This is the second half of a recent webinar conducted by John Paul of DayTradeToWin.com. In these live webinars, he's broadcasting his trading charts live so attendees can see exactly what he's looking at. This providers onlookers the opportunity to experience real-time charting conditions, as though they are looking at the markets with the same amount of uncertainty. Therefore, when John Paul demonstrates a technique or provides insight into how he trades, and a trade actually works out to be profitable, the results are more palpable. Unlike other vendors who use live trading rooms daily as their main product, DayTradeToWin.com does it differently. While live webinars like this one is used for promotional purposes, the only other type of live room environment offered is with each course's included live training.
John Paul takes a real-time trade worth three ticks. NinjaTrader's Dynamic SuperDOM is preferred over Chart Trader because of the extra bells and whistles. Each Trade Scalper trade is worth about two to four ticks. The maximum stop loss is six ticks. The ATR (Average True Range) is used to assess risk and determine profit target and stop placement. Speaking of profits, even if you have the ability to trade many contracts (over 10), do so cautiously. It's better to practice first, eventually begin with one contract, work your way up to two as success is indicated. If you eventually work your way up to over 15 contracts, then you may not always get filled when using limit orders. Instead, market orders increase the chance of getting filled for larger contract quantities.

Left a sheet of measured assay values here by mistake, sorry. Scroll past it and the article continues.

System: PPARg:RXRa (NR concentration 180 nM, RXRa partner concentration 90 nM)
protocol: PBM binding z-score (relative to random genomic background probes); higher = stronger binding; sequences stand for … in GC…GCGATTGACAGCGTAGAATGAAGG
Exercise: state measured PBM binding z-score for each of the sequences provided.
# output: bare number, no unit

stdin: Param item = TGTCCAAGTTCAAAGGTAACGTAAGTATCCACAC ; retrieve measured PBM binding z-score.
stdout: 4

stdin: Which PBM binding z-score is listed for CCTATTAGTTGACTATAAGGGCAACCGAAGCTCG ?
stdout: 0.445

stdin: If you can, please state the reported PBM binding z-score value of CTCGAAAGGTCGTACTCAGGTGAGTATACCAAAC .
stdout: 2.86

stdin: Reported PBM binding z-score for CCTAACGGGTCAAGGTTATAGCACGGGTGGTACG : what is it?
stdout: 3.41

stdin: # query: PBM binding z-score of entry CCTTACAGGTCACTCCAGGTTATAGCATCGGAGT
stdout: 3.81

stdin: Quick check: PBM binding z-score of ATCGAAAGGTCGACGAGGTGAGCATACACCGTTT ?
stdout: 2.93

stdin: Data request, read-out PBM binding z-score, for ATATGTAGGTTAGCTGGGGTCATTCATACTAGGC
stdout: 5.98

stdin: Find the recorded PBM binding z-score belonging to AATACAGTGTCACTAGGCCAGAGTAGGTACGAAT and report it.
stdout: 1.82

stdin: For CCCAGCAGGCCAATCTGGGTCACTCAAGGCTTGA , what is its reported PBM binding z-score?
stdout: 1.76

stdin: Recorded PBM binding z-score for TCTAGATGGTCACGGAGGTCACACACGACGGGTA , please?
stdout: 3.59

In this presentation, John Paul provides a number of general trading guidlines. Within the first 10 or so minutes of market open, traders are competing against one another for positions. Stay out of the market the first 15 minutes or so until an equilibrium is reached. Two scalping strategies are taught in the Group Mentorship Program. For John Paul, his personality prefers trading two or three times a day on a five-minute chart instead of scalping. However, some people like multiple fast moves daily, so that's why a scalping product is offered. When scalping, it's best to trade up to five or six trades daily at most. If you continue trading later in the day, you're subjecting yourself to increased risk. The market tends to chop later in the day or entirely stall out with little activity. Also, unexpected news events can be hazardous.
Choppy Markets – E-mini Trading Tactics